Saturday, November 11, 2006

Opening it Up

When I add it all up, I have either shown or worked at 14 non-profit art spaces, not including museums and university galleries, and they are all a lot alike. The installers at CAF remind me of the installers at Exit Art, the director at CAF, reminds me of the director at Artists Space, the assistant curator reminds me of the assistant curator at the Drawing Center, the space reminds me of White Columns, and on and on ad naseum. There's got to be another way, maybe even a better way.

Probably the best non-profit space I ever exhibited with was Wave Hill in the Bronx. Exhibition planning begins at least 7 months before a show (for my show at the Drawing Center initial meetings took place maybe 3 weeks before the show), contracts are drawn up, money is allocated before the work is completed. Most non-profits, if they provide the artist with any money at all, make the artist incur all costs up front, which can be quite a financial burden. Once I had to take out a home equity loan to cover my project costs until a particular unnamed non-profit entered it's new fiscal year! CAFhas been very generous.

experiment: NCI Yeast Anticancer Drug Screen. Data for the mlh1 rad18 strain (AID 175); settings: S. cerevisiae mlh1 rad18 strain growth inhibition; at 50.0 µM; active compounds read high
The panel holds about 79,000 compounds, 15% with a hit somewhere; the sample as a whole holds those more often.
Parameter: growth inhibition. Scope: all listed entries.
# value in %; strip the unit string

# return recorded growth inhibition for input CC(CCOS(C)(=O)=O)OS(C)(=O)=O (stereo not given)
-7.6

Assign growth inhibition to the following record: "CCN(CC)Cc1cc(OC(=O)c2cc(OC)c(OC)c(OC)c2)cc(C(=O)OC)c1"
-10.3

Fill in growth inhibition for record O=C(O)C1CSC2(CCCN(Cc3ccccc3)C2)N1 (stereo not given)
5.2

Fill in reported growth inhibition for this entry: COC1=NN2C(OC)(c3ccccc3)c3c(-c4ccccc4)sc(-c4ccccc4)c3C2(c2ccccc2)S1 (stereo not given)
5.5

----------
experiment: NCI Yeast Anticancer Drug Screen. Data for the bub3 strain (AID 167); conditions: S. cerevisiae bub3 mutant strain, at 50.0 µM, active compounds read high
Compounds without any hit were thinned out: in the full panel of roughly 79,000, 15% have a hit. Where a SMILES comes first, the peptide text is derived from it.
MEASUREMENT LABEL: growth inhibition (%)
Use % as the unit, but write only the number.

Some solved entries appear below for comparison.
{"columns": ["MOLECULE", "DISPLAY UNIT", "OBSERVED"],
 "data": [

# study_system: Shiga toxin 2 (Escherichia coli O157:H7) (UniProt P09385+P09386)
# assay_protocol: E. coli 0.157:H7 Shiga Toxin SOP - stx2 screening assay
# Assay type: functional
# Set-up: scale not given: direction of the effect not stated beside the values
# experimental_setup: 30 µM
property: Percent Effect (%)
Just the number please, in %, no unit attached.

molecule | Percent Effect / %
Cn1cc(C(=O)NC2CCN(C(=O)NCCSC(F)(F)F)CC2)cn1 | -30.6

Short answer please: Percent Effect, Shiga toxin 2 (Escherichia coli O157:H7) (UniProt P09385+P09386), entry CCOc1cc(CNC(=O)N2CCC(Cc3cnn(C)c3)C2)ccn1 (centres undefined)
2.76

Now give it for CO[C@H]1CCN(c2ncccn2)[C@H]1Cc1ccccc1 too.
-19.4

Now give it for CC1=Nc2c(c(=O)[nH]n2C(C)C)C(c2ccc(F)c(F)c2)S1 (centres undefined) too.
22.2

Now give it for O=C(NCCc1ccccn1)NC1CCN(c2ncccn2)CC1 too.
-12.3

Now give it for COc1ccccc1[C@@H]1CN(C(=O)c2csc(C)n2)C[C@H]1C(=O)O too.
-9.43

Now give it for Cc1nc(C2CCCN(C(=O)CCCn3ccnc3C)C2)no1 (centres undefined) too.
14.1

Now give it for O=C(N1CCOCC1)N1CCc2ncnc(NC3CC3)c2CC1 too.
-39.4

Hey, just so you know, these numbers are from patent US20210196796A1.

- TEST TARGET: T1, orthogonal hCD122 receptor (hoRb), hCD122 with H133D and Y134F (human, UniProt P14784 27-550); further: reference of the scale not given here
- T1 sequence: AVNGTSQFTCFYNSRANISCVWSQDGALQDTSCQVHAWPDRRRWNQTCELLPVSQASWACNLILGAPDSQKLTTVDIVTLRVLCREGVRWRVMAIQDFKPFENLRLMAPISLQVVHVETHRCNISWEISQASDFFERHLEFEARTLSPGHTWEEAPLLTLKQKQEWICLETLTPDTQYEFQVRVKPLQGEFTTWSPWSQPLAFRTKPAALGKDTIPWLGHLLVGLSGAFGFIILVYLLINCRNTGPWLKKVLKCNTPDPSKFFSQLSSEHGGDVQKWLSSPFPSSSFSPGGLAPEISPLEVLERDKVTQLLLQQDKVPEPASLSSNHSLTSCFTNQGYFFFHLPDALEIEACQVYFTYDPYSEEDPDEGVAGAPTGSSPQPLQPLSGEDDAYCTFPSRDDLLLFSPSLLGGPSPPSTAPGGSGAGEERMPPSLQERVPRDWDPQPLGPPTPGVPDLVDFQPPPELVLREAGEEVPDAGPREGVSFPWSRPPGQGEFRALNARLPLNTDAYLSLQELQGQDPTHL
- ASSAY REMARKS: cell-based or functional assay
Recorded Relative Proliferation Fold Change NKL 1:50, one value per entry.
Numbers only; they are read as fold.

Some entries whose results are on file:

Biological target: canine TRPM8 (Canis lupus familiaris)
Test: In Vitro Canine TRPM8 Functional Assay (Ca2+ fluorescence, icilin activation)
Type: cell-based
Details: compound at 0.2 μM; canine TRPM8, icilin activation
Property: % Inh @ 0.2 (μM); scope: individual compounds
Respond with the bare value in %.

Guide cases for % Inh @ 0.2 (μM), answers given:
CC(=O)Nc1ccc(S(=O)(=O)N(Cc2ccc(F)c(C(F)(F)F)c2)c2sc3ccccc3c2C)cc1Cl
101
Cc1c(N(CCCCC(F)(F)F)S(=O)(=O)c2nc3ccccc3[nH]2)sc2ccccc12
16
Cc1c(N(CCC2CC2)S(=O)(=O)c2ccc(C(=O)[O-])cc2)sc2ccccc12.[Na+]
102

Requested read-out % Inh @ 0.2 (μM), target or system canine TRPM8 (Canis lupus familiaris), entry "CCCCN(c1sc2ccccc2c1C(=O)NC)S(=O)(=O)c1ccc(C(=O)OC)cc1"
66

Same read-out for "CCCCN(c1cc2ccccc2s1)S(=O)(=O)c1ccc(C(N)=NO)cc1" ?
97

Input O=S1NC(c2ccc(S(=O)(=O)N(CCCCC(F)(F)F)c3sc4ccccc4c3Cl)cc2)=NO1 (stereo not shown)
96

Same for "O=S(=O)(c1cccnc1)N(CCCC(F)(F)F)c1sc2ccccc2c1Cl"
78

But Wave Hill, with all it's good planning and support, has a parent organization to lean on for support, the gallery is one part of a bigger Wave Hill public garden, which makes me wonder about organizations joining resources since the competition for funding among non-profit art spaces is so high. This joining of resources recently occurred with the non-profit organization Americans For the Arts. This organization helped secure arts funding through ballot initiatives in 11 states. All 11 initiatives passed, allowing voters to decide how their tax dollars should be spent.

Ohio passed a ballot initiative that will levy a 30 cent tax on cigarettes for the arts for the next 10 years, which will most likely provide an additional 20 million dollars to artists and arts organizations. Maybe I'll move there?! Maybe not, but it seems like the non-profit art space is here to stay and they are pretty dynamic even in their uniformity and unity.